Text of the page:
They forced me off the old POTS by separating the phone and cable bill, jacked up the POTS bill huge over two year period, and priced their VOIP service for about a $20 add on. AT&T price structuring their way out of having to maintain POTS. Hard to pay nearly 4X the cost of VOIP for a back up land line phone. Smart move by T but a little greasy too.
Looks like the FCC might be putting you on a short list for FTTP instead of the final mile copper. A significant requirement that will boost final mile fiber in the U.S. by 40%. Meanwhile the likes of Google continues to explore cheaper final mile wireless broadband technology that would be vastly cheaper than fiber to the premise.
Good luck with that. AT&T has a large poison pill to swallow in the FTTP requirement. ....especially so given Title II + small cell tech + millimeter wave spectrum allocation for general use = cheaper capex wireless market competition coming for consumers while AT&T is forced to run much more expensive final mile fiber. Now the question is if Stephenson is ignorant enough to swallow FCC's conditions.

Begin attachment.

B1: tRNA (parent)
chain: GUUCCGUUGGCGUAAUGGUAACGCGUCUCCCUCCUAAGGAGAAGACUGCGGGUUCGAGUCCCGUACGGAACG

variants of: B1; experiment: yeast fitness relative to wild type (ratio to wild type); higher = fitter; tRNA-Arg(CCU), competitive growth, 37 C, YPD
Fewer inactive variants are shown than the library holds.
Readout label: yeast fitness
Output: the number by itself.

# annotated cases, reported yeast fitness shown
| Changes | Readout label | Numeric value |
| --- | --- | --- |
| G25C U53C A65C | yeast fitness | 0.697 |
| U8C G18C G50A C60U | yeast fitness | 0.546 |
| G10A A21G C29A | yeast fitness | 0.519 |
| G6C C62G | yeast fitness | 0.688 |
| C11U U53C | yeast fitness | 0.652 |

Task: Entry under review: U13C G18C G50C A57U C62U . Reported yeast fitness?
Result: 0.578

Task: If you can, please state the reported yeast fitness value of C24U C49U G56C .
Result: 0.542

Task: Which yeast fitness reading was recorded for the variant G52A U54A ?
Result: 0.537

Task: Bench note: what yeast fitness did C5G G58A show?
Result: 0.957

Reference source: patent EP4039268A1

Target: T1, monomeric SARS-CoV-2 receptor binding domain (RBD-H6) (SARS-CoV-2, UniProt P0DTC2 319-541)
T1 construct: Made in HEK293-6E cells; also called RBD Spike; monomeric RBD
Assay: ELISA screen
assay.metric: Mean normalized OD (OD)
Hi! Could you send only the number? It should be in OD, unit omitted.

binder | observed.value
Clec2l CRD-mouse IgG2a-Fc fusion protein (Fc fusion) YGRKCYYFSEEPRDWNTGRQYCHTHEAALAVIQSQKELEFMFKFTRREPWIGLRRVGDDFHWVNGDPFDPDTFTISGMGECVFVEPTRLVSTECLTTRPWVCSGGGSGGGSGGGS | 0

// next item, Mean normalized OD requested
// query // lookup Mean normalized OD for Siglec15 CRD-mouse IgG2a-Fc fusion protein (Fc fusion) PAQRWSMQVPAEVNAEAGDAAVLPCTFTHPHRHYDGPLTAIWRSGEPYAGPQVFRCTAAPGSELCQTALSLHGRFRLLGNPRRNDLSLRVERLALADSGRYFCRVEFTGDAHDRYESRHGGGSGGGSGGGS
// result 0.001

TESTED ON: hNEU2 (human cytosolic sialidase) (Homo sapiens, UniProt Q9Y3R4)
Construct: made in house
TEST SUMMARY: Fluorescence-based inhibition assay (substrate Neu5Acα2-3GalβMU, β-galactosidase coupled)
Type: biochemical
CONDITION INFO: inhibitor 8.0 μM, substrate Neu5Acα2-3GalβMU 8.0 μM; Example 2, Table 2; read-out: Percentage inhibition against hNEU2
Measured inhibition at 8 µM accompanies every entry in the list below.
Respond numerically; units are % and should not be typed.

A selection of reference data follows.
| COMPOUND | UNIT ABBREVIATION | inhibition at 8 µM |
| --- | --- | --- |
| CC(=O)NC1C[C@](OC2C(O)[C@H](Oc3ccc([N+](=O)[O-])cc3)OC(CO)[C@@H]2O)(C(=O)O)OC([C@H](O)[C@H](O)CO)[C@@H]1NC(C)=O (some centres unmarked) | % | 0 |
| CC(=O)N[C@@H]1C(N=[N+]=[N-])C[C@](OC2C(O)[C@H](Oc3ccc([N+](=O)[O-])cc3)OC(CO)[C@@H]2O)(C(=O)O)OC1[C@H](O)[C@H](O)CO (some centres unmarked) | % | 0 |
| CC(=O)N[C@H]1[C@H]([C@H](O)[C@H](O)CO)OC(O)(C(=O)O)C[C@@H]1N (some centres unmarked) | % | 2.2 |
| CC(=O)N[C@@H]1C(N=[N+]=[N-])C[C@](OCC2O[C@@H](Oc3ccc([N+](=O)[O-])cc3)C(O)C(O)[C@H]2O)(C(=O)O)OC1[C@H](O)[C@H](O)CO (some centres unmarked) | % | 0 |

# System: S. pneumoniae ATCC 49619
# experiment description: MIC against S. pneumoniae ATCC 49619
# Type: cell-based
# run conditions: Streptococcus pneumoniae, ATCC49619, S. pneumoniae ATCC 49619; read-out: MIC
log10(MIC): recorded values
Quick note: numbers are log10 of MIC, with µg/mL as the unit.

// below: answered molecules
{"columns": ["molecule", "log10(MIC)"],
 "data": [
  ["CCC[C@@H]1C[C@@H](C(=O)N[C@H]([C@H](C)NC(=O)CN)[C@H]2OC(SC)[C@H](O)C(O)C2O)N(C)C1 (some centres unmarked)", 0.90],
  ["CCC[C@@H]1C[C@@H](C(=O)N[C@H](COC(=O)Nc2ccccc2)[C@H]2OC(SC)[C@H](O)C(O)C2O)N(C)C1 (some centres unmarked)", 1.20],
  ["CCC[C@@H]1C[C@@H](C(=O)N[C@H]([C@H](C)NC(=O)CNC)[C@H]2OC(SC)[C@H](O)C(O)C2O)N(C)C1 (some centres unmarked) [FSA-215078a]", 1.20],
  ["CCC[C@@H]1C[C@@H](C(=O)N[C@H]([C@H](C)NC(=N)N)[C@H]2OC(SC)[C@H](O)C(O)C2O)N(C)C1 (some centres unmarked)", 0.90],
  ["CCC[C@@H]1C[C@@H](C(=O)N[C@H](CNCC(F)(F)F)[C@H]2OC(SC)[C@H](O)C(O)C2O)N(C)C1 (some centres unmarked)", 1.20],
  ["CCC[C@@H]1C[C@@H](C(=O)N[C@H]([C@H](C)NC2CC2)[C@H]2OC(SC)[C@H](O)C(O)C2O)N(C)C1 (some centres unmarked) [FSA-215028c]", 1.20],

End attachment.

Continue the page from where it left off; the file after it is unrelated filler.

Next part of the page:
We have yet to see if the blind squirrel swallows the ++$18B poison pill. That may be a greatly conservative figure if T builds the fiber and doesn't data cap the pipe. They can build the 12.5 million new FTTPs and data cap themselves or open the spigot to streaming competition. Does Stephenson want to spend ++$18B for a pipe that won't even use themselves to buy an inferior satellite delivery network? .....and Title II still in play in the courts. Lots of new competition under Title II may go wireless final mile using the general use authorized millimeter spectrum while T is forced to complete the much more expensive final mile of full fiber to the premise under the FCC requirements.